Recently I read a blog about the hardships a woman faced in her husband’s house. So many women commented on that post saying how beautifully she wrote and how they could relate to it.

I think I was the only man who wrote a comment on that. I wrote that the article was well written but the fault is with the girl who married a ‘boy’ instead of a real ‘man’. A real man will never allow his parents or relatives to interfere in their life. A real man would never run to his parents for a loan, advice or shelter.

I am talking about a well-educated woman here. Why can’t she just walk out of the marriage if her husband is not man enough to protect her from his parents and relatives?

Precisely 7 years ago a 32year old post graduate and software engineer told me that she is okay to stay in a loveless marriage when I asked why is she was complaining so much about her husband and in-laws.

If that is the case among educated, high-earning woman, then imagine the plight of women in our villages?

Once I told one of my very close relative to leave her husband if he is not treating her properly and with respect. To that, she told me that she is staying thinking about the future of her kids.

That is not acceptable because her kids don’t want to live with their father. She knows that too. So is it for kids or for her own convenience, she wants to stay in a bad relationship?

One other thing which is not really true is our tradition of over-romanticizing motherhood. It is not always true when we generalise and say all mothers are same or have the same qualities.

I believe in what Leo Tolstoy wrote…

“if it is true that there are as many minds as there are heads, then there are as many kinds of love as there are hearts.”

One interesting fact is, whenever I had an argument with women relating to these topics, they would say everything in future tense.

  1. e., no other girl should suffer in future. No other daughter should go through in future. Okay agreed, but for God sake, “why can’t the change start from you?”, I ask them.

And they always have a readymade answer… “My life got spoiled but no one else’s should”

Well, I am in no way challenging or criticising our culture, tradition or Indian women.

All I want to say is, one cannot generalize things. All women are not same!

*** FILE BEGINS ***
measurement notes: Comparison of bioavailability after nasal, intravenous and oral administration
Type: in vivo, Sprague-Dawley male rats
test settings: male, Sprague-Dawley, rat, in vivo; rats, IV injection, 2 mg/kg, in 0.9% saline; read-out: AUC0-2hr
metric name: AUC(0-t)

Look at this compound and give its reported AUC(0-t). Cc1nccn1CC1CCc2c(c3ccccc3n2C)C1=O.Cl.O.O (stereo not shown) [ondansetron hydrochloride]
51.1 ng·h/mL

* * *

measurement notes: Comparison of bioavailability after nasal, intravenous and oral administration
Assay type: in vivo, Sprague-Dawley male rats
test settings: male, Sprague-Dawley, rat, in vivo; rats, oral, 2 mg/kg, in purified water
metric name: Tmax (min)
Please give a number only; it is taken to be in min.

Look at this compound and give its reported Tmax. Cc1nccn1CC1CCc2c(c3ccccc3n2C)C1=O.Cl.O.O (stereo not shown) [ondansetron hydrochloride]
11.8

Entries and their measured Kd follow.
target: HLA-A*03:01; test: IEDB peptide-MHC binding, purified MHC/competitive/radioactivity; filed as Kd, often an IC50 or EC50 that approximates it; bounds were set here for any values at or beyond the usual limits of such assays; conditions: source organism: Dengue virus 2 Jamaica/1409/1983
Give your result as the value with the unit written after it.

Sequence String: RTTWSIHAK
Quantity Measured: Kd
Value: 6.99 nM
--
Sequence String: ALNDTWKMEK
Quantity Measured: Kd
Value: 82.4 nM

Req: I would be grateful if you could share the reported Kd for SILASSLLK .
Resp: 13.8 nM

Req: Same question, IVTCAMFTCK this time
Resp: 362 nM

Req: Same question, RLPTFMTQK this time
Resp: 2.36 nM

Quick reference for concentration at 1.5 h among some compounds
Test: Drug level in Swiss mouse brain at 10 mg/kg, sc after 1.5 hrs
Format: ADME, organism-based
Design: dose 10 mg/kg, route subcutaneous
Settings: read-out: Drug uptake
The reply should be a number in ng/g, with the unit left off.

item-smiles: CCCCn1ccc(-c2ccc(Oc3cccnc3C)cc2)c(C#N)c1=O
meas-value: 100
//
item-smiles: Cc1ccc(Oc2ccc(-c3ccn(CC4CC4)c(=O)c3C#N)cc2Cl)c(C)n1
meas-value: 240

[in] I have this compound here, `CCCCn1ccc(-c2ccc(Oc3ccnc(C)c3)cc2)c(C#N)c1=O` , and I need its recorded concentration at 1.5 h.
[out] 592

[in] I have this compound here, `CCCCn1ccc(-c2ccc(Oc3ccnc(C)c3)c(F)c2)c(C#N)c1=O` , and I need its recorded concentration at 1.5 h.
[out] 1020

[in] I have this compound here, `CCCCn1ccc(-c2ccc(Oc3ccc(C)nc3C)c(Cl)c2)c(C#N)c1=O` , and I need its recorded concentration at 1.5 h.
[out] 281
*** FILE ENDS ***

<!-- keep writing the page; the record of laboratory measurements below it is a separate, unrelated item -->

There are natural calamities and man- made calamities in this world. Many problems can be solved if women really want to take a step and make changes in her lives, instead of waiting for a miracle to happen, which would change the mentality of others and they can live in peace and harmony.

I understand that each culture gets their set of rules and regulations which condition the citizens to suit their ways.

That reminds me of something that former President of Pakistan, Pervez Musharraf, told 10 years ago, “one cannot compare Indian democracy with Pakistan’s democracy”. He was right. There is a tradition and culture in Pakistan.

Concept of democracy is not same everywhere. “Democracy” in India is different from that in the United States of America. We can never enjoy the complete freedom like they enjoy in the US.

So, in the same way, our women are also conditioned by the culture and tradition to a large extent.

Some other facts which people brush under the carpet are….

There are educated women in India who fight with parents to give them more family share. There are educated women in India who tell their parents that they got a bad husband because the parents were not willing to give more dowry. There are women in India who blame others for their failures. There are women in India who show more love towards one of her kids. There are women in India who are afraid of change and scared to leave the comfort zone even if there is no love. There are women in India who murdered their own kids…

Hope someday, for a change, women writers will have the courage to write about all these issues too.